During the Second World War, backyard victory gardens cropped up across America. These little back lots made a mammoth contribution to the war effort, growing up to 40 percent of the nation’s fruits and vegetables at a time when every morsel of food counted.
Modern urban farming has been compared to the wartime victory gardens. The comparison—and the claim urban farming can produce a significant amount of a city’s food need—may be overblown, but that doesn’t mean city farming isn’t having beneficial effects. In fact, when looked at closely, the amount of food urban farming produces is nowhere near as important as its other, less tangible effects.
Cities such as Detroit report urban farming in empty lots goes a long way to revitalizing a neighborhood. Farms and gardens are associated with an improved neighborhood appearance, an increased sense of community, and even less crime.
Socially, urban farming increases a sense of social bonds and community among those taking part in the farming. Few things bring a community together as much as tilling and tending the same soil.
Healthier Eating Habits
Despite the surplus of food the nation’s agricultural industry produces, many urban neighborhoods are so-called “food deserts,” where access to cheap, fresh produce is almost impossible. Urban farms won’t end food deserts, but the little rooftop gardens and empty lots do provide opportunity for neighborhood residents to acquire at least some fresh produce. If that access increases demand for fresh food, businesses will hopefully listen.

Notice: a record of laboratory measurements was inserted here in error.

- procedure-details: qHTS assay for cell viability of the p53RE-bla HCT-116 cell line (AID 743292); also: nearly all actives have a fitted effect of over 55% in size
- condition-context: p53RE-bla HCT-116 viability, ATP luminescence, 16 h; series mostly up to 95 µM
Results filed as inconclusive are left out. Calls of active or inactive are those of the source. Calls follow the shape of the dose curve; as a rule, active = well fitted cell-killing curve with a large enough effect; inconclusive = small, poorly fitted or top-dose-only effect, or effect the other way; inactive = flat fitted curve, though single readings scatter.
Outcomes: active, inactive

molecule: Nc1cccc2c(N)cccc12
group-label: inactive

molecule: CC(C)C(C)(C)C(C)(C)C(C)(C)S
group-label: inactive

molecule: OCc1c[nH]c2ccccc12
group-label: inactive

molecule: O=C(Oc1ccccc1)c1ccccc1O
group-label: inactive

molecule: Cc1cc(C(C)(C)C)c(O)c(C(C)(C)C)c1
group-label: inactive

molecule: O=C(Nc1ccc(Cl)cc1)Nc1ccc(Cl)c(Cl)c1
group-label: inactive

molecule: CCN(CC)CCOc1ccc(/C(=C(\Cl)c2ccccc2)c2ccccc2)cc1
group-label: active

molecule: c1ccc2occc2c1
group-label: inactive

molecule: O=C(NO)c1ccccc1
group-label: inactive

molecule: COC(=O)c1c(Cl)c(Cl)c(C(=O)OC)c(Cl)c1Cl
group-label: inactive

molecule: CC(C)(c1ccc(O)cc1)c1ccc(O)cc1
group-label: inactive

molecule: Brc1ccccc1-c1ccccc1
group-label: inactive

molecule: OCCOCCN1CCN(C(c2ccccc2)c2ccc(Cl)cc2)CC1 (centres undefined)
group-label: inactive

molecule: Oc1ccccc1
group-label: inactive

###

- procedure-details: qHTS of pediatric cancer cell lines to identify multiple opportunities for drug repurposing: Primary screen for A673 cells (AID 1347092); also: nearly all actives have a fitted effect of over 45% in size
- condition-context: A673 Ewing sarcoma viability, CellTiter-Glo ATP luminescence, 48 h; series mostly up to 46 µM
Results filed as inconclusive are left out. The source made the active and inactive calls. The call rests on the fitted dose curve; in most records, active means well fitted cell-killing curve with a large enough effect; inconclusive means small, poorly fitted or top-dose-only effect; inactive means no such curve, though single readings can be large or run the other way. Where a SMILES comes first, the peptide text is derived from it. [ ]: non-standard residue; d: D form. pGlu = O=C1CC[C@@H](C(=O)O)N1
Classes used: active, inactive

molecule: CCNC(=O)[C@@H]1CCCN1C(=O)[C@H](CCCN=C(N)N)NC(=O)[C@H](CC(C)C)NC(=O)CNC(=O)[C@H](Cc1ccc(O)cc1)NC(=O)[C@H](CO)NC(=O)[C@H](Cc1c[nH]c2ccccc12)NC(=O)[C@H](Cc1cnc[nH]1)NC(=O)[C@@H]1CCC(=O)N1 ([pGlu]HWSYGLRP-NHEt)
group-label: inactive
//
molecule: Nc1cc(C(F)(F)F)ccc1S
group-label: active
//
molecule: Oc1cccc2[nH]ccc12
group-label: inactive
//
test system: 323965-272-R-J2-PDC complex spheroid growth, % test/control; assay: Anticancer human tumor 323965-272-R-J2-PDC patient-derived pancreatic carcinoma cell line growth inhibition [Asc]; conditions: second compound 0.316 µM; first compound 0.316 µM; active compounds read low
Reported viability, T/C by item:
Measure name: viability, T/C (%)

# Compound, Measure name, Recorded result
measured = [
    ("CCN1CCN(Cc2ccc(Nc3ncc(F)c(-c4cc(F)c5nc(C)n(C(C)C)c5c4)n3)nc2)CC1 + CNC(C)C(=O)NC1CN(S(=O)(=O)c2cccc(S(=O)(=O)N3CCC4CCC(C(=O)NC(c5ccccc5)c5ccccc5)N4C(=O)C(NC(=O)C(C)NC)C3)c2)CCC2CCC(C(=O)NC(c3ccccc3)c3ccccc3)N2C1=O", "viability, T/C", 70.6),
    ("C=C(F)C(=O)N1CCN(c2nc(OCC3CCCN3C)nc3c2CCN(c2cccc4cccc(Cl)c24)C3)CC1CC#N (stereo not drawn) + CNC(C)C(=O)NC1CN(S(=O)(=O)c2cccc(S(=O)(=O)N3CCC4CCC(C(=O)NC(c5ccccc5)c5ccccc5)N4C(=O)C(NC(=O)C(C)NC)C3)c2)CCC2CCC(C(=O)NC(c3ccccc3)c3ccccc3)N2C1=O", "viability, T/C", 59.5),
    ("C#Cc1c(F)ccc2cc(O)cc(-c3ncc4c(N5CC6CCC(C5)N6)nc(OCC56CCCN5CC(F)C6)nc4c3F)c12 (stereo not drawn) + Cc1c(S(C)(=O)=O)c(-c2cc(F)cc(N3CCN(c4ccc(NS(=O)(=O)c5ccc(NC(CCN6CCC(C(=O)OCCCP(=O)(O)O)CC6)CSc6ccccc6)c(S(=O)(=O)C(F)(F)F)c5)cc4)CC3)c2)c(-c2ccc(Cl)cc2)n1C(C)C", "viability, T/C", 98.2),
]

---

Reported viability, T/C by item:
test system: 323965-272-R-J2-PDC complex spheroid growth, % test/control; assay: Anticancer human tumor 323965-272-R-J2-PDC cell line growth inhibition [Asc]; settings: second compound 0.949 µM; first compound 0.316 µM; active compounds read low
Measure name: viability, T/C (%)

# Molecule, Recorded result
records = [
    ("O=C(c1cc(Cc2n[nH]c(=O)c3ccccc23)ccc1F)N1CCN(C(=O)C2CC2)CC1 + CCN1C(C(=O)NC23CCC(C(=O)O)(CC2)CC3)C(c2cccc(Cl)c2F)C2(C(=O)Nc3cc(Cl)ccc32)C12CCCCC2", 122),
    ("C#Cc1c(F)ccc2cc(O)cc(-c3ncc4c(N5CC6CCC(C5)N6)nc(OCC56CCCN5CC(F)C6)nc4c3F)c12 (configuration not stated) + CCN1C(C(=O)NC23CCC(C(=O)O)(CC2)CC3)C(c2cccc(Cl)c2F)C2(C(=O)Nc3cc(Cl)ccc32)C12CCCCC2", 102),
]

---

Urban farm advocates were optimistic urban farms would create jobs. While that hope seems unlikely to blossom, many cities are seizing the educational possibilities of urban farms, and using city gardens to teach kids about science and the environment, as well as sites for vocational skill training.
How much urban gardening affects the environment is open to debate. Vertical rooftop hydroponic gardens, for instance, can produce copious amounts of produce from a small growing area, but their environmental benefits are off-set by their energy consumption. Incorrect use of fertilizer and pesticides in empty lots can damage, rather than improve, the surrounding environment.
That said, there’s evidence a well-maintained urban farm has a positive effect on its surroundings. Plants help filter pollution from the air, and can cool neighborhoods in the heat of the summer. Gardens can also capture precipitation, reducing storm water runoff, and offer urban habitats for wild bees and other beneficial pollinators.
Increasing an Understanding of Food Production
Perhaps the greatest benefit of urban gardening is an increased understanding of how food is grown. Urban life can quickly separate us from the challenges and joys of growing our own food. Watching a bean plant thrive (or wither and die) reaffirms a city dweller’s connection to the land and the changing seasons.
So no, urban gardening is unlikely to feed the multitude in the near future, but don’t think for a minute that transforming an empty lot into a neighborhood farm isn’t still a worthwhile endeavor.